The Romanian Ministry of Defense‘s press service reported on December 14, that the United States government had donated an H model C-130 Hercules military transport aircraft to the Romanian Air Force as part of the Foreign Military Sales (FMS) program.
The aircraft, which has previously served with the Montana Air National Guard’s 120th Airlift Wing, took off from Great Falls Air National Guard Base and landed in the evening at Bucharest’s Baneasa International Airport “Aurel Vlaicu.”
After landing, the transport aircraft was taken over by specialists from the Romanian aviation company ROMAERO SA to adapt it to the Romanian Air Force’s specific maintenance program. According to the Romanian Ministry of Defense, the aircraft will enter the service of the Romanian Air Force’s 90th Airlift Base Transport-Squadron 901 Strategic Transport after undergoing a special maintenance program and will perform transport missions in support of both the Romanian air force and NATO partners.
The Romanian Air Force currently possesses five C-130 Hercules aircraft in its inventory, four of the “B” model and one of the “H” model. These aircraft were developed for troop/cargo transport and medical evacuation, but they can also conduct a variety of other tasks, such as airlift support, firefighting, and natural disaster relief. Due to its longevity and reliability, the C-130H is one of the most essential aircraft in the United States, serving in more than 50 countries as the world’s most commonly used military transport aircraft, with 872 aircraft currently in service.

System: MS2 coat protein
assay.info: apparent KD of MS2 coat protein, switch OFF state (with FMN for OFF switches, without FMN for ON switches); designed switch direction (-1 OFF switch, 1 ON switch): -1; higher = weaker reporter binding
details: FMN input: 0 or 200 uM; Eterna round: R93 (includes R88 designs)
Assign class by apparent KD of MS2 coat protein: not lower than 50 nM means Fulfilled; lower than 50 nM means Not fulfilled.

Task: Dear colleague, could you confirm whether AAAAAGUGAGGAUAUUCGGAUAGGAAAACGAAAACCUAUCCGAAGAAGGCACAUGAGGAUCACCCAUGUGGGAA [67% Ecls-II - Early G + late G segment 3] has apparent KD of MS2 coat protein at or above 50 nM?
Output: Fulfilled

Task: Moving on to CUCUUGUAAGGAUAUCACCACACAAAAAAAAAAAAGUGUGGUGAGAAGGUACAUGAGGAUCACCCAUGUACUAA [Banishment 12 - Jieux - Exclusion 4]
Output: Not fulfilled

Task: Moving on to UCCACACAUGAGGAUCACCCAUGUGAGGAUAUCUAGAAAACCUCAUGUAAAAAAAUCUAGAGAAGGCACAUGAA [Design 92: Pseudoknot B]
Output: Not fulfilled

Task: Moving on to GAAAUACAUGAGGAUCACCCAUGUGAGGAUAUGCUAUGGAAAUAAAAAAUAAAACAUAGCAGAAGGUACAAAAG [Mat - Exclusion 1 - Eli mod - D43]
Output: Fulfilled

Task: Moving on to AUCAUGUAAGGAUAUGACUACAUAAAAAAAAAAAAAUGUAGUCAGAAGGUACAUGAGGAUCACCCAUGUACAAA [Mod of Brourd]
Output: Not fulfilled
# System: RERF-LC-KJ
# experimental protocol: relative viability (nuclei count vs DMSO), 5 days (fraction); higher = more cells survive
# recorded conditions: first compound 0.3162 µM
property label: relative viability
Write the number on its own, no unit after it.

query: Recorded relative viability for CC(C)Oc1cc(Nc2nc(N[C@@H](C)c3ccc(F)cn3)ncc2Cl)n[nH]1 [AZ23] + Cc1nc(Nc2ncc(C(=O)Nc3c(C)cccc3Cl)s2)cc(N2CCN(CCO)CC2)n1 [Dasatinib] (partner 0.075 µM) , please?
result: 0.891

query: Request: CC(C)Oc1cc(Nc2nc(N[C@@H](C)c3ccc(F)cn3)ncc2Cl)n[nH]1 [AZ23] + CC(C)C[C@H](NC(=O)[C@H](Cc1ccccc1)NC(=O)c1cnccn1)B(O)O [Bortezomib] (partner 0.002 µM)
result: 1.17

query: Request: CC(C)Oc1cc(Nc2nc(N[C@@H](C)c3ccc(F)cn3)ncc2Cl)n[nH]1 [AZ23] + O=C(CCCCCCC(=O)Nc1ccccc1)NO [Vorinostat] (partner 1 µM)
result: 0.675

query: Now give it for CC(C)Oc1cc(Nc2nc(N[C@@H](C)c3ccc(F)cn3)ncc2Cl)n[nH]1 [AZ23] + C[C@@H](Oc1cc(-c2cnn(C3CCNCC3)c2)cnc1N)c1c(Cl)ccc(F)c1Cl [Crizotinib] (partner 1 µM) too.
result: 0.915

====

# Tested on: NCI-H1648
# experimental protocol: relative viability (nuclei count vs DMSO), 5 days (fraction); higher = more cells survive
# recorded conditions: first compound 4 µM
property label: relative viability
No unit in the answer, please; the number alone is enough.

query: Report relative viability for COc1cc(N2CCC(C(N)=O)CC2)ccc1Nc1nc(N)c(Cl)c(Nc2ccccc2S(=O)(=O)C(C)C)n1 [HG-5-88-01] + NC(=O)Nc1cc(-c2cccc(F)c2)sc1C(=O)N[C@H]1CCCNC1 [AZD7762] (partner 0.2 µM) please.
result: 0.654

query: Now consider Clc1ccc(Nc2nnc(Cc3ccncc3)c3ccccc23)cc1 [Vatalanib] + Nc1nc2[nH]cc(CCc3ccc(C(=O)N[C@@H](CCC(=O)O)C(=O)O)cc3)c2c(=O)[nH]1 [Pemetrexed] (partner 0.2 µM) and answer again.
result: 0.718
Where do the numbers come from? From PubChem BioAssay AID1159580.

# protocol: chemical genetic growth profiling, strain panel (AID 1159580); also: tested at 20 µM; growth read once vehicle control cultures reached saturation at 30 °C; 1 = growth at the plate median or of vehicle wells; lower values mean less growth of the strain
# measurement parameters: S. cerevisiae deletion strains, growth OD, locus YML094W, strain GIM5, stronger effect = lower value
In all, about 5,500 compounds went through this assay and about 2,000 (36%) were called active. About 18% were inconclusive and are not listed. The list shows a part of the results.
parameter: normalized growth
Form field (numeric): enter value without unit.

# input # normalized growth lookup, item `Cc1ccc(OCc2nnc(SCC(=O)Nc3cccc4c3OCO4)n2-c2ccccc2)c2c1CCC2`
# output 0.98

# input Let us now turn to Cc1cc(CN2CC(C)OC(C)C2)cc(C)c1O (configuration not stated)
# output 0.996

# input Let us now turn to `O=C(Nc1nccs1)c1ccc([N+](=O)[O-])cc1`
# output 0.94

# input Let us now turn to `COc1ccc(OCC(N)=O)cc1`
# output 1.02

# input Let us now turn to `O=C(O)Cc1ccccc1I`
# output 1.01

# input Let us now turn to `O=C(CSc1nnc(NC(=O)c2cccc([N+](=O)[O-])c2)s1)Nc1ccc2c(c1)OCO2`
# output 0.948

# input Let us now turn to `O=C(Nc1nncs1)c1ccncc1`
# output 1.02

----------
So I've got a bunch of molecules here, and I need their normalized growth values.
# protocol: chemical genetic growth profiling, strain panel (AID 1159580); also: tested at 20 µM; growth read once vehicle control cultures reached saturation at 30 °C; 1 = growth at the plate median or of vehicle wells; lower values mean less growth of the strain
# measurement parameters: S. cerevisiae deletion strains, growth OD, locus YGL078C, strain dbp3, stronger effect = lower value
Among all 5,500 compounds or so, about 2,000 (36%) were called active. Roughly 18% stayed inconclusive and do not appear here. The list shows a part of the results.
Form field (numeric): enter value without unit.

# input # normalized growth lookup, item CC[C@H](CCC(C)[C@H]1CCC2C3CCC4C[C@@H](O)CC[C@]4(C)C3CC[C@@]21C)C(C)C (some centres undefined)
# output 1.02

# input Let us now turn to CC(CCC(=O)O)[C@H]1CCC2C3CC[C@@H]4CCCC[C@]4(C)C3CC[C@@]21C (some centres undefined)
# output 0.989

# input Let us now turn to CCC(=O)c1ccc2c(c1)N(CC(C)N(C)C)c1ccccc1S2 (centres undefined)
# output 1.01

C-130Hs, which are among the US Air Force’s oldest transport aircraft, have been in service for many years. While the United States replaces these C-130H aircraft with the J Super Hercules, it supplies them as donations or in small quantities to NATO allies such as Romania and Poland under the Excess Defense Articles (EDA) program, which allows the Armed Forces to dispose of surplus defense materials and military equipment they no longer require.
As a result, the US not only disposes of its surplus and dated military equipment, but also increases the readiness of NATO’s eastern flank forces in response to Russia’s recent increased activity on the Ukrainian border and in the Black Sea.